* First-quarter EPS C$0.34 vs C$0.59
* Revenue falls to C$1.07 bln from C$1.15 bln
* Plans to cut 2009 capital spending (Updates with conference call)
By Susan Taylor and Allan Dowd
OTTAWA/VANCOUVER, April 23 (Reuters) - Canadian Pacific Railway (CP.TO) (CP.N) reported a 31 percent decline in first-quarter profit on Thursday, as the global economic downturn badly hurt freight traffic volume, and said it plans to cut 2009 capital spending by close to 10 percent
The carrier was hit by sharp declines in shipments of automobiles, coal and potash, forcing it to continue idling cars, locomotives and employees as it pushes ahead with long-term measures such as consolidating locomotive-repair operations and closing some smaller freight yards.
Like other North American railways, CP saw its car loadings drop sharply, but chief executive Fred Green said it also got stung because it was its long-haul business, such as potash, that took the larger hit.
“We have a somewhat unique situation in that our length of haul, translating into RTM (revenue ton-miles), is substantially different than what has occurred elsewhere. It will also rebound equally quickly when those long-haul corridors come back,” Green told analysts.
Green said Canadian Pacific’s RTM was down about 22 percent, which compares with a drop of 14 percent in the same quarter at rival Canadian National Railway (CNR.TO).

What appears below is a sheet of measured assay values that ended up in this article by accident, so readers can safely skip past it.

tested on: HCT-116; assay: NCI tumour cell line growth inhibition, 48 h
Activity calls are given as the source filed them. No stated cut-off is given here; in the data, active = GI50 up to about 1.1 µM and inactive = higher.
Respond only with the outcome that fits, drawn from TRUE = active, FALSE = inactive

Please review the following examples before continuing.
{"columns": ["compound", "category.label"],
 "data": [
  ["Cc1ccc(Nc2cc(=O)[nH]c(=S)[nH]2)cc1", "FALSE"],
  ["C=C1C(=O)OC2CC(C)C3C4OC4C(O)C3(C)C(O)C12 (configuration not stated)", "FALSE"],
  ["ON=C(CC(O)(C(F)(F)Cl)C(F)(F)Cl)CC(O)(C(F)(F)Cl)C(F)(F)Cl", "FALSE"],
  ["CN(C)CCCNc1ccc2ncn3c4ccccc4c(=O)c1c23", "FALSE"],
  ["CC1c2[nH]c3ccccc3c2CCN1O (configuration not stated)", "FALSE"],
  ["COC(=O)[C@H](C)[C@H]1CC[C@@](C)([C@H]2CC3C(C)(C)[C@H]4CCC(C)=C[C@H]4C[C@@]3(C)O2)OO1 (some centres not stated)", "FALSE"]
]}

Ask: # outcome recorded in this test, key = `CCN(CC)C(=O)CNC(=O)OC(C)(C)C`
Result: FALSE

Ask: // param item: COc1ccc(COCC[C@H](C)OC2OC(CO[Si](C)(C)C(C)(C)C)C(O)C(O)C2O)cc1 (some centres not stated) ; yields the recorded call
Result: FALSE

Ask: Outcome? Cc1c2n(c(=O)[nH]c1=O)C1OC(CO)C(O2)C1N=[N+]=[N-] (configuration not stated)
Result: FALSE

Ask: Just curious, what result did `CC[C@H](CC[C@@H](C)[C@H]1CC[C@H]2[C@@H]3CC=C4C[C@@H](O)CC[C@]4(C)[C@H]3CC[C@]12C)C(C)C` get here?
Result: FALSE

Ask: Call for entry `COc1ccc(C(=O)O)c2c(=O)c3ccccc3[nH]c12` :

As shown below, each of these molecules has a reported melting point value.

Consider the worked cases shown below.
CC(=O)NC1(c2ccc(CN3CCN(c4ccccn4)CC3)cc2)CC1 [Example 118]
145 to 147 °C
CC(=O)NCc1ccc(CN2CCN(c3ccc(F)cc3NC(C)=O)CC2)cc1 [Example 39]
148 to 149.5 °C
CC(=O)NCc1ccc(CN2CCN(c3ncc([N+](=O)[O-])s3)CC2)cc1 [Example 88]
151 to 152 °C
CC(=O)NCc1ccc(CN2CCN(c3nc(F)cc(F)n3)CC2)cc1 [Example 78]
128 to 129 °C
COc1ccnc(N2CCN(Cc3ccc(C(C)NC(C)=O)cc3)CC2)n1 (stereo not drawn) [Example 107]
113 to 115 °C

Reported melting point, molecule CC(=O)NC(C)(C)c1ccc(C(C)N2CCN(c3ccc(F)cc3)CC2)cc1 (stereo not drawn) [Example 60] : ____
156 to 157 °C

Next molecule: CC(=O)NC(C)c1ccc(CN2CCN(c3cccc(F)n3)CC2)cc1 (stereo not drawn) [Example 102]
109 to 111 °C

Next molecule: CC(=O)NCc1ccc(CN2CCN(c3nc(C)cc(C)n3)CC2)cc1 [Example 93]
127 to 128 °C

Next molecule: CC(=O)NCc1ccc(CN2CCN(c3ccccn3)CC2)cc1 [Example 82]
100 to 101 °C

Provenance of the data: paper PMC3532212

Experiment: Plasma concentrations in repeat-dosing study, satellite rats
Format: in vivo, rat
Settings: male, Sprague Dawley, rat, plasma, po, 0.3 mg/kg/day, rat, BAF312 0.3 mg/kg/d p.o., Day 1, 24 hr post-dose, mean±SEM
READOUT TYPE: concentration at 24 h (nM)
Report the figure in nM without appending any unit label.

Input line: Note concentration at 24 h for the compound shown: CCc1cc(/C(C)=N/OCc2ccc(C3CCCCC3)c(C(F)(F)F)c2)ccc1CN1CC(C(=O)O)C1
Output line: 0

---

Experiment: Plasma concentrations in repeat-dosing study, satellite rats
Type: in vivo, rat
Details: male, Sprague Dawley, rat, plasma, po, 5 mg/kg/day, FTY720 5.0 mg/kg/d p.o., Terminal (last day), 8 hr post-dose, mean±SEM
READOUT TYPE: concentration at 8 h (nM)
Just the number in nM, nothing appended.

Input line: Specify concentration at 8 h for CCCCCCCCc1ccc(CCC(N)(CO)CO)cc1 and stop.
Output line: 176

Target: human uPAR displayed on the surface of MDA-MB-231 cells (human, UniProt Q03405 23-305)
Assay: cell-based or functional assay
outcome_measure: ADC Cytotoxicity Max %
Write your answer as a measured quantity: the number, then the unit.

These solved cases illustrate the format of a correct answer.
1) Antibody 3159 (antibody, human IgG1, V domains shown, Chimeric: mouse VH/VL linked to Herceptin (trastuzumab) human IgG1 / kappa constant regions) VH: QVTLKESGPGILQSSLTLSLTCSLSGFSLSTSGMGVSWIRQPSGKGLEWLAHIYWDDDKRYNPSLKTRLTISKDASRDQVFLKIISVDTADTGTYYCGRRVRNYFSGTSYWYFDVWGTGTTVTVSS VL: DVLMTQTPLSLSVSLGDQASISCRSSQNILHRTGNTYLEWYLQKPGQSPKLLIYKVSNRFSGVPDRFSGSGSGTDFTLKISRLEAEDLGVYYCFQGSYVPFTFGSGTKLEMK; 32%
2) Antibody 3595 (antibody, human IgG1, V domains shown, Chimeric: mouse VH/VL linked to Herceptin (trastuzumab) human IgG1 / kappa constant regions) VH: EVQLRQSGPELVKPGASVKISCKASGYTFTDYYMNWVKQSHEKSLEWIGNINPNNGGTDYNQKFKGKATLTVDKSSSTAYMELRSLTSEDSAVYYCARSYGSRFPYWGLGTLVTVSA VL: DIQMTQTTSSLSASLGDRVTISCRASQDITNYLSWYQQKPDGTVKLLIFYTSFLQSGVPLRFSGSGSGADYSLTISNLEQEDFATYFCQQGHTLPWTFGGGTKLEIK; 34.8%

Shipments of potash and coking coal are also off this month, but CP remains optimistic they will pick up later this year, along with other business. CP has not given any earnings guidance for 2009.
“The market will turn up. We don’t know when,” Green said.
Canadian Pacific said earnings fell to C$62.5 million ($50.8 million), or 34 Canadian cents a share, from C$90.7 million, or 59 Canadian cents a share, a year earlier.
The company, which operates in both Canada and the northern United States, said revenue fell to C$1.07 billion from C$1.15 billion.
UBS analysts Fadi Chamoun and Rick Anderson said the quarter “underwhelms” with earnings per share below its forecast of 37 Canadian cents and the average expectation for 48 Canadian cents.
“Notwithstanding benefit from favorable foreign exchange and pricing, which resulted in a 12 percent improvement in yields, CP’s revenues declined by about 13 percent, overwhelming the company’s cost reduction efforts,” they said in a note.
Operating expenses were reduced to C$931 million from C$948.9 in the same period last year. CP said its ratio of operating expenses to operating revenues — a transportation industry measure of efficiency — was 87 percent, comparing unfavorably with 82.7 percent.
Calgary-based CP said it will reduce its capital spending program in 2009 to a range of C$720 million to C$740 million, below its November forecast of C$800 million to C$820 million.
With 23 percent of its locomotive fleet idled and 26 percent of its freight cars stored, the company has been able to cut spending that had been earmarked to overhaul that equipment, executives said.
Green said the railway needs to idle more cars, which will increase the profitability of those that remain in service. “We need to get those assets spinning more quickly,” he said.
$1=$1.23 Canadian Reporting by Susan Taylor and Allan Dowd; editing by Rob Wilson